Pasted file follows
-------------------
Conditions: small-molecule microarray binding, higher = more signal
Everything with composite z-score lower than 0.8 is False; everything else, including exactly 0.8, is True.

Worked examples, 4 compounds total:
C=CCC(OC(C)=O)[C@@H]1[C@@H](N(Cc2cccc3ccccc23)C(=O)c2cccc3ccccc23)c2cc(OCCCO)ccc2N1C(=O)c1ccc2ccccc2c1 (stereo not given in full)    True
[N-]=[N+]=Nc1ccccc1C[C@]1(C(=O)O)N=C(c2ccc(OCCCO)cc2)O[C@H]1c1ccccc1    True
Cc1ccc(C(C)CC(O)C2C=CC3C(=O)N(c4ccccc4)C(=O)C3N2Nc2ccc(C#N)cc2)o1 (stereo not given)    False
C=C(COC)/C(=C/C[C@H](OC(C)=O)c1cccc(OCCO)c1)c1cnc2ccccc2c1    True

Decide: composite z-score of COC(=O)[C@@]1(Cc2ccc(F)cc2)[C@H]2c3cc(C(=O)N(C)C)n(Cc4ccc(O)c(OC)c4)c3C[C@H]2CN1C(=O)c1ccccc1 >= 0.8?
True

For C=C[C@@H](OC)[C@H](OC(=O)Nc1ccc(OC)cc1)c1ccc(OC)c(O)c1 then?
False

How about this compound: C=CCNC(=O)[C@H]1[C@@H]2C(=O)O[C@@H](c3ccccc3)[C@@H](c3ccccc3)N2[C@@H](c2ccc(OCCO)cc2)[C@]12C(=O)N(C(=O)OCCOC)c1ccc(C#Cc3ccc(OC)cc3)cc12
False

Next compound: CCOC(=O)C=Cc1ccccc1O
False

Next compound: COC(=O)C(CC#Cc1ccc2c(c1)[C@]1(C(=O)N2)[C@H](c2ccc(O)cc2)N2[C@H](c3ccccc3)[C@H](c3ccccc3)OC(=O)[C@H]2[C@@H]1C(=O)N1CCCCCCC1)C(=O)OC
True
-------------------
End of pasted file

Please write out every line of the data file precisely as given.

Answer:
Conditions: small-molecule microarray binding, higher = more signal
Everything with composite z-score lower than 0.8 is False; everything else, including exactly 0.8, is True.

Worked examples, 4 compounds total:
C=CCC(OC(C)=O)[C@@H]1[C@@H](N(Cc2cccc3ccccc23)C(=O)c2cccc3ccccc23)c2cc(OCCCO)ccc2N1C(=O)c1ccc2ccccc2c1 (stereo not given in full)    True
[N-]=[N+]=Nc1ccccc1C[C@]1(C(=O)O)N=C(c2ccc(OCCCO)cc2)O[C@H]1c1ccccc1    True
Cc1ccc(C(C)CC(O)C2C=CC3C(=O)N(c4ccccc4)C(=O)C3N2Nc2ccc(C#N)cc2)o1 (stereo not given)    False
C=C(COC)/C(=C/C[C@H](OC(C)=O)c1cccc(OCCO)c1)c1cnc2ccccc2c1    True

Decide: composite z-score of COC(=O)[C@@]1(Cc2ccc(F)cc2)[C@H]2c3cc(C(=O)N(C)C)n(Cc4ccc(O)c(OC)c4)c3C[C@H]2CN1C(=O)c1ccccc1 >= 0.8?
True

For C=C[C@@H](OC)[C@H](OC(=O)Nc1ccc(OC)cc1)c1ccc(OC)c(O)c1 then?
False

How about this compound: C=CCNC(=O)[C@H]1[C@@H]2C(=O)O[C@@H](c3ccccc3)[C@@H](c3ccccc3)N2[C@@H](c2ccc(OCCO)cc2)[C@]12C(=O)N(C(=O)OCCOC)c1ccc(C#Cc3ccc(OC)cc3)cc12
False

Next compound: CCOC(=O)C=Cc1ccccc1O
False

Next compound: COC(=O)C(CC#Cc1ccc2c(c1)[C@]1(C(=O)N2)[C@H](c2ccc(O)cc2)N2[C@H](c3ccccc3)[C@H](c3ccccc3)OC(=O)[C@H]2[C@@H]1C(=O)N1CCCCCCC1)C(=O)OC
True